Martha Reeves reflects on Motown

Martha Reeves reflects on Motown
Courtesy photo

When Martha Reeves bypassed an audition line in front of Berry Gordy's Motown Records in 1960, it was by mistake. Wielding a business card given to her the night before by Motown's A&R director Mickey Stevenson, Reeves — then just 20 years old — suddenly found herself on the frontlines of a musical movement. She was instantly tasked with answering phones, managing payroll, and steering the very ship she would quickly come to call home after spinning her position as the studio's first secretary into one of the most sought after vocal talents in Motown.

Now 77, Reeves' career has allowed her to see the world. But it is her love of Detroit that has kept her coming back to the city that made her and doing what she was born to do. She has survived the changing tides of the music industry thanks to the sustainability of hit songs under her girl group Martha Reeves and the Vandellas: "Jimmy Mack," "Nowhere to Run," "(Love is Like a) Heatwave," and the goosebump-inducing "Dancing In the Street." She's also recovered from a highly criticized term on the Detroit City Council, which ended in 2009. ("I am not a politician," Reeves said in a 2011 interview. "You have to be dishonest to be a politician.")

What Reeves is is a performer. Sometimes performing up to 30 weeks a year, she never tires of reliving her hits. In fact, she says it continues to excite her. No matter how many times she has detailed the events that unfolded the moment she walked into Motown Records, the first time she set eyes on Marvin Gaye, or what it felt like hearing "Dancing In the Street" on the radio in her parents' living room, Reeves is happy to share her history because she's still making it.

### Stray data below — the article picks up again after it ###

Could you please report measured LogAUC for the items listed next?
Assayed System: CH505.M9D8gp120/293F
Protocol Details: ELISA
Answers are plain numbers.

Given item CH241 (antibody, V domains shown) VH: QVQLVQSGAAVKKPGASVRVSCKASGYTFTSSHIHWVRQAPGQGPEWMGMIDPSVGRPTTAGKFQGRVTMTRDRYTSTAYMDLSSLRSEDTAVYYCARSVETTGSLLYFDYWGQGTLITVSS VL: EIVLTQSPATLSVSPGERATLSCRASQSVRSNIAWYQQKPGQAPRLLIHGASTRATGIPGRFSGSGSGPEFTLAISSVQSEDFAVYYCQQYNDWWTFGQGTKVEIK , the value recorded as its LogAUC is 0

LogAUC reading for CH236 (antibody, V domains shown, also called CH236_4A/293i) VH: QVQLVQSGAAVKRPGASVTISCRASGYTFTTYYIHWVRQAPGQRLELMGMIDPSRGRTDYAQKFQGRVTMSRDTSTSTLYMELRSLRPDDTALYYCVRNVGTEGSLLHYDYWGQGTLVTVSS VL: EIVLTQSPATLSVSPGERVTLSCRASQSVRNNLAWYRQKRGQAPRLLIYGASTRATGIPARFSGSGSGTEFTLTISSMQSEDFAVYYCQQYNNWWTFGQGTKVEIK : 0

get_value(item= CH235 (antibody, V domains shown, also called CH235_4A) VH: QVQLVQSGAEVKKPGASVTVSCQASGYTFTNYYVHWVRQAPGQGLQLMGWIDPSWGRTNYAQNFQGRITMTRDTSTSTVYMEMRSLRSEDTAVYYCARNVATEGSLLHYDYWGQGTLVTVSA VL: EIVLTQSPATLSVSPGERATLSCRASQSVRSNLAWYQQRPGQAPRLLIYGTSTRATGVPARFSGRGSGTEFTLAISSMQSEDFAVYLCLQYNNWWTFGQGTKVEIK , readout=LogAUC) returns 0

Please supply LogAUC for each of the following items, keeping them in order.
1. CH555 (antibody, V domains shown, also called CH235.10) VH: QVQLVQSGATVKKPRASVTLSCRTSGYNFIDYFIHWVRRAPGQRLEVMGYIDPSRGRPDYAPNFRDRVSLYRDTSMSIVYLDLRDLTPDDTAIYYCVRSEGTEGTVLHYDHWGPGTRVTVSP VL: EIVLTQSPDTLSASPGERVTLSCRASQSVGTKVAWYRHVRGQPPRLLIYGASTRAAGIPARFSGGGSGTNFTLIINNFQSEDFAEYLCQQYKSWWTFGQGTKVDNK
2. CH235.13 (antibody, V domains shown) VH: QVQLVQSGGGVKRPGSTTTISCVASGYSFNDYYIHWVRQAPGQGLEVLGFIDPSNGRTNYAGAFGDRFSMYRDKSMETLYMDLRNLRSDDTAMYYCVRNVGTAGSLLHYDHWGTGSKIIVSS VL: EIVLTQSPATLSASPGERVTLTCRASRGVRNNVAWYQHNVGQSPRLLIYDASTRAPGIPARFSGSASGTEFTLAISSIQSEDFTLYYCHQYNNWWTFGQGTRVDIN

As Reeves gears up to headline the Hamtramck Labor Day Festival with the Vandellas, she shares the secret behind that signature Motown sound and why "Dancing In the Street" should be taken literally.

Metro Times: You recently turned 77, and during that time Detroit has seen many changes. Do you still live in Detroit? How has the city changed for you?

Martha Reeves: I moved to New York for a minute, I lived in L.A., but Detroit is home and Detroit is where I feel good. It's wonderful to see it grow. I spent four years on the Detroit City Council, and you learn alot about the functionality of Detroit and how it's being developed. It's coming back, as people say. But to me, it never went anywhere. I'm glad to be a part of the music makers and original Motown artists who established the Motown sound, and we couldn't have done it if not for the love of the people here who supported us and allowed us to do it enough times to learn how.

MT: We've heard that you nailed "Dancing in the Street" on your first try, but they hadn't recorded it. So, the version we know and love was only your second time ever singing it. How did "Dancing in the Street" come about?

‘Detroit is home and Detroit is where I feel good. ... It’s coming back, as people say. But to me, it never went anywhere.’

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Reeves: I had heard Marvin Gaye sing it a couple of times because he wrote it and it was originally going to be his recording. I had just finished my course in artist development across the street and I was standing there in awe of Marvin just looking and admiring him because he was such a fine man and he sang so good. And he was singing, "Calling out around the world are you ready for a brand new beat, baby" in that sort of a sexy voice that he would use when he sang "The Star-Spangled Banner." I was looking at him and he looked at me and said "Hey, man, let's try this song with Martha" to Mickey Stevenson and Ivy Hunter, who were co-writers on the song. Well, I had listened to him long enough to halfway know it but I couldn't sing it with his pitch or style so I asked him, "Can I sing it the way I feel it?" He said "Yeah, go ahead."

I thought about dancing in the street as a child. We used to have Saturday parties where my dad, who worked for the city, had police horses and yellow tape block the street off and we'd eat everybody's chicken out on the cobblestone streets, everybody had little tiny houses, but we come out in the street and party until the sun went down. So that's what I remembered. I thought about having a good time with my community and it turned out to be a song for the world.